Has OSHA Outlived its Purpose? Or Have we Crippled its Efficacy?

The 5th onshore workplace explosion since April occurred in Florida on July 29th. The Blue Rhino propane plant in Tavares, Florida, was the scene of a series of massive explosions that injured eight employees. Four of the eight workers are in critical condition at area hospitals.

After the West, Texas plant explosion, two chemical plant explosions in Louisiana, and the Indiana grain bin explosion, all occurring between April and the end of July, I'm questioning our safety protocols and our safety regulations across the board. 

4 states, 5 explosions, 18 deaths, more than 300 injuries. These statistics are a sign that there is something seriously wrong with American workplace safety protocols. And those are just the statistics for explosions on land. Don't we owe it to ourselves and to our communities, to do our utmost to make sure every workplace is safe? 

It has been 107 years since Upton Sinclair's transformative book, The Jungle, exposed the horrific practices of the American meatpacking industry. We have federal safety agencies that are so severely underfunded and understaffed that, on average, the American workplace will be inspected once every 99 years. And, in Texas, that average goes up to one inspection every 126 years.1

Aside from that, it may not even matter if your workplace does get inspected more frequently than once a century, because OHSA has made so few updates to safety regulations in the past few decades, that the Chemical Safety Board has gone so far as to publicly state that OSHA's inaction is "unacceptable."2 
You may be thinking that workplace safety is some kind of let-wing, socialist tactic to drive down corporate prices. It doesn't matter what side of the aisle you're on, politically. Safety is not partisan. Safety is critical to our economic health, it is critical to companies' profits, it is critical to the health of workers and communities. 

A safer workplace will mean a stronger bottom line, so why aren't companies investing in safety? 

Executives can no longer get away with the excuse that they are better at creating safe work environments than federal regulators. Jim Noe, the Executive VP at Hercules Offshore and the Executive Director of the Shallow Water Energy Security Coalition, an advocacy group that issued a statement 3 months ago that suggested regulators were being too tough on the industry.
Here's that statement:

"Ramping up the issuance of incidents of non-compliance for often trivial infractions is no substitute for technically substantive oversight - and threatens to take our eye off the ball on what is really important: what's going on at the drill floor and in the well," the group said in April."

He also famously said earlier this year, "If we see BSEE focus too much attention on writing traffic tickets for trivial matters, we could see a shift of focus off what really matters."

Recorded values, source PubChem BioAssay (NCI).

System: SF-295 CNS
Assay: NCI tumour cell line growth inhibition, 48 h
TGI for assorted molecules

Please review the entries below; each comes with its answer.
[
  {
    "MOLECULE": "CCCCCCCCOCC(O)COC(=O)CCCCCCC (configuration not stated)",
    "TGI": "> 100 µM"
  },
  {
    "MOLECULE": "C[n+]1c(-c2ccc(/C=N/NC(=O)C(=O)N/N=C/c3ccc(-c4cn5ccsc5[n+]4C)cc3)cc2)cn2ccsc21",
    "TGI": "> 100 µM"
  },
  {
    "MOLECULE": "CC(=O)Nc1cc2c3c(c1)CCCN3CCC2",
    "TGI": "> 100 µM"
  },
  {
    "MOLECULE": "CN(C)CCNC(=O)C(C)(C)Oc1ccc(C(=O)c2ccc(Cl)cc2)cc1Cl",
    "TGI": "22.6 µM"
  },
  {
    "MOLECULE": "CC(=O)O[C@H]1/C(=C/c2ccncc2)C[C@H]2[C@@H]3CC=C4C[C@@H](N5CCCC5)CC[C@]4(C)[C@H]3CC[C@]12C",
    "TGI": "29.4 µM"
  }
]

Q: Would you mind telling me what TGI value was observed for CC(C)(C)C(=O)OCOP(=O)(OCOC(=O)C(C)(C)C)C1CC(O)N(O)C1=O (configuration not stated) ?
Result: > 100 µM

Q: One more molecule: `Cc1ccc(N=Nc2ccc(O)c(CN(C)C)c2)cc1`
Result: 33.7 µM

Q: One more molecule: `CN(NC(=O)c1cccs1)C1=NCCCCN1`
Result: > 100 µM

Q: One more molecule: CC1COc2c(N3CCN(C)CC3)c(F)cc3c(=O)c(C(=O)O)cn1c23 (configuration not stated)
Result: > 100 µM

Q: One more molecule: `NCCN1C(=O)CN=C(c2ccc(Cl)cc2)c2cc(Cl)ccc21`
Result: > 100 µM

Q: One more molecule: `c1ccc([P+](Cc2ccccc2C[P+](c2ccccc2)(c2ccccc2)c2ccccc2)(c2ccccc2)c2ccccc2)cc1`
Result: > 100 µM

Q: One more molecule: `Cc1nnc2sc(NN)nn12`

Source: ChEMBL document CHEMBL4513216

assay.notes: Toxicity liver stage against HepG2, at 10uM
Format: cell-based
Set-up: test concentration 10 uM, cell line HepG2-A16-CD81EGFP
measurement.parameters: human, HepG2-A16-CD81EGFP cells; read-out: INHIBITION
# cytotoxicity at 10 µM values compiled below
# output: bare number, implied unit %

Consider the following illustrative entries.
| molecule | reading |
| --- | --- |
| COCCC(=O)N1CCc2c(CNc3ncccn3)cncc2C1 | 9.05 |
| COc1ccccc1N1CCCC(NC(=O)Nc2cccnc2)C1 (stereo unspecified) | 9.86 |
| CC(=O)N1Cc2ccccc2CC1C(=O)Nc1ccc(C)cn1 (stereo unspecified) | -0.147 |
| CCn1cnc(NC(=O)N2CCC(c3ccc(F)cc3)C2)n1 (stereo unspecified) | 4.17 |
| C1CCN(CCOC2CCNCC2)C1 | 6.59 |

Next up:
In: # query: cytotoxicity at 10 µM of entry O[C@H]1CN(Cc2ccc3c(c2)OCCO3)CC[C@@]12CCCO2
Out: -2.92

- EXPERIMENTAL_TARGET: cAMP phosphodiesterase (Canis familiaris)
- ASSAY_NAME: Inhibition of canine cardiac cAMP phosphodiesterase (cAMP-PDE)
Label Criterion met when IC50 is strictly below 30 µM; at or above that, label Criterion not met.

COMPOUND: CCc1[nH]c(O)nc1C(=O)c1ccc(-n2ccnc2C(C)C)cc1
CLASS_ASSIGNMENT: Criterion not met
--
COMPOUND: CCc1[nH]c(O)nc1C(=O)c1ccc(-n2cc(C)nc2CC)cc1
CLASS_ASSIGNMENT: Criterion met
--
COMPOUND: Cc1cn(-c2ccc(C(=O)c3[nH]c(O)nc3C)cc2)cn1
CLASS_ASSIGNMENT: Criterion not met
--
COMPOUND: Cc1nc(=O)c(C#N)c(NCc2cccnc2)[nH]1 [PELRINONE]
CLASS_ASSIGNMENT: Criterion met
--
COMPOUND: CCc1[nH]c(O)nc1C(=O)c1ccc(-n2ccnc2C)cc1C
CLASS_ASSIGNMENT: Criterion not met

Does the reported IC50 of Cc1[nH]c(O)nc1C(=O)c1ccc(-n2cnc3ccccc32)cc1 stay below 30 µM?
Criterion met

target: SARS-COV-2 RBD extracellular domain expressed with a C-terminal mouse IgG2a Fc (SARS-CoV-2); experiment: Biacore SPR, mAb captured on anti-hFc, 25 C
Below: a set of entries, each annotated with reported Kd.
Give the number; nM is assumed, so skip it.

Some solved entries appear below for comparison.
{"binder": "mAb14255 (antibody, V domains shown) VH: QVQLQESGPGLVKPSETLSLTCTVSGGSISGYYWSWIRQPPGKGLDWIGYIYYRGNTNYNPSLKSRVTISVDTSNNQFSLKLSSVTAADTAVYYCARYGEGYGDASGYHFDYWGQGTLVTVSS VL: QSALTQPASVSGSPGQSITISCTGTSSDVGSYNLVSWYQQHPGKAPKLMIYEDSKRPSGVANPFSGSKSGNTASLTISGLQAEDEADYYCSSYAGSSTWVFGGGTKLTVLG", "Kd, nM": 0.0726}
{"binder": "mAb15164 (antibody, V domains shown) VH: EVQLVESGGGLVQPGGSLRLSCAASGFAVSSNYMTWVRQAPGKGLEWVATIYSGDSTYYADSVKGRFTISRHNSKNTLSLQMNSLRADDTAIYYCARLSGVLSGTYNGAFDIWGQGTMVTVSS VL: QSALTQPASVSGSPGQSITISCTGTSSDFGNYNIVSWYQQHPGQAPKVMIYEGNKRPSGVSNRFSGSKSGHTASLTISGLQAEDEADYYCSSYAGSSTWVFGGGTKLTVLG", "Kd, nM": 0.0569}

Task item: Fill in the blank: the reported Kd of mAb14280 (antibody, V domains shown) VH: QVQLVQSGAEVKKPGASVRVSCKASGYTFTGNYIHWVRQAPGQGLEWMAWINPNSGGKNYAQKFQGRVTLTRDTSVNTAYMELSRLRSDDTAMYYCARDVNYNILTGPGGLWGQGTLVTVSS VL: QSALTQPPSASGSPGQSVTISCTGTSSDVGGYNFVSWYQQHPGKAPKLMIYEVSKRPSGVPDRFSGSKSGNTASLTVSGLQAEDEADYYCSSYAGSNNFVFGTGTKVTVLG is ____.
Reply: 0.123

What really matters is not having your rig explode because of a blowout, not having to evacuate your employees, not having to lose profits. Who really matters are the people who do the work to make Mr. Noe wealthy. Cutting any safety corners will mean bigger productivity, employee retention, and profit issues down the line. The little things pile up to create one giant mess. Just look what happened on the Hercules jack up rig last week.

BSEE and its predecessor, the MMS, are so underfunded, inspectors can't even inspect each rig once per month, as they are supposed to. As of the Deepwater Horizon explosion in 2010, the MMS had 55 inspectors in the Gulf are supposed to visit the 90 drilling rigs once per month and the approximately 3,500 oil production platforms once per year.3 That number has not increased by much since 2010 and the creation of BSEE. 
Why, even in our economic downturn and federal funding crisis, do we see the need to cut OSHA's budget even further? Why do we think it is acceptable for the fertilizer plant in West, Texas, to not have been inspected since 1985. 28 years later, that plant had so much fertilizer in it, it destroyed a town. There are thousands more facilities like that across the country. Hundreds more that are in more densely populated areas. Houston, for instance, is filled with plants, refineries, warehouses, etc. that would all blow up in a second, destroying swaths of our city. 

Blaming these explosions on human error is fine. But humans created the conditions in which these people work and live. Humans created the opportunity for error and disaster when we don't implement effective safety measures at every level of industry. We have the responsibility to do our utmost to make our work environments, whether they be an office building, factory, plant, warehouse, oil rig, etc., as safe as possible. 





Brian Beckcom
Highest Possible 10/10 AVVO ranking. Husband. Father. Fisherman.